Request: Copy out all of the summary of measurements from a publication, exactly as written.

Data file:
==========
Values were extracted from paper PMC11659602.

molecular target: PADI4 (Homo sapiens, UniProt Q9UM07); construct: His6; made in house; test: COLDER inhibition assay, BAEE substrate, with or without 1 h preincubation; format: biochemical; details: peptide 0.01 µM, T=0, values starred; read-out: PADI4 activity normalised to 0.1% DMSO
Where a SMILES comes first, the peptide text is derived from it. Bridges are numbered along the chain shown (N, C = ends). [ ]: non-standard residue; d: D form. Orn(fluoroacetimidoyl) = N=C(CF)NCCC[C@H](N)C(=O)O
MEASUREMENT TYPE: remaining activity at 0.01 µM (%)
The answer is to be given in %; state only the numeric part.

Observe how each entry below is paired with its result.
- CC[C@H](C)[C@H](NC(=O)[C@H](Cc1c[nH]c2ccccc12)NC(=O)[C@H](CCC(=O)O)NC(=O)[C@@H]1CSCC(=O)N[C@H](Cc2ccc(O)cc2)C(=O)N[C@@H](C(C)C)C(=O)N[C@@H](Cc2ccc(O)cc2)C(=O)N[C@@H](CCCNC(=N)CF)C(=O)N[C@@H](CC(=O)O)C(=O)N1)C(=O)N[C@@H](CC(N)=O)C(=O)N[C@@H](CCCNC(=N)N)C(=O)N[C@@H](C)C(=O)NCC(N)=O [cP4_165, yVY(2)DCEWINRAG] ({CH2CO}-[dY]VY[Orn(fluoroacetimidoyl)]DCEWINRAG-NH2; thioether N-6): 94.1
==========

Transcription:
Values were extracted from paper PMC11659602.

molecular target: PADI4 (Homo sapiens, UniProt Q9UM07); construct: His6; made in house; test: COLDER inhibition assay, BAEE substrate, with or without 1 h preincubation; format: biochemical; details: peptide 0.01 µM, T=0, values starred; read-out: PADI4 activity normalised to 0.1% DMSO
Where a SMILES comes first, the peptide text is derived from it. Bridges are numbered along the chain shown (N, C = ends). [ ]: non-standard residue; d: D form. Orn(fluoroacetimidoyl) = N=C(CF)NCCC[C@H](N)C(=O)O
MEASUREMENT TYPE: remaining activity at 0.01 µM (%)
The answer is to be given in %; state only the numeric part.

Observe how each entry below is paired with its result.
- CC[C@H](C)[C@H](NC(=O)[C@H](Cc1c[nH]c2ccccc12)NC(=O)[C@H](CCC(=O)O)NC(=O)[C@@H]1CSCC(=O)N[C@H](Cc2ccc(O)cc2)C(=O)N[C@@H](C(C)C)C(=O)N[C@@H](Cc2ccc(O)cc2)C(=O)N[C@@H](CCCNC(=N)CF)C(=O)N[C@@H](CC(=O)O)C(=O)N1)C(=O)N[C@@H](CC(N)=O)C(=O)N[C@@H](CCCNC(=N)N)C(=O)N[C@@H](C)C(=O)NCC(N)=O [cP4_165, yVY(2)DCEWINRAG] ({CH2CO}-[dY]VY[Orn(fluoroacetimidoyl)]DCEWINRAG-NH2; thioether N-6): 94.1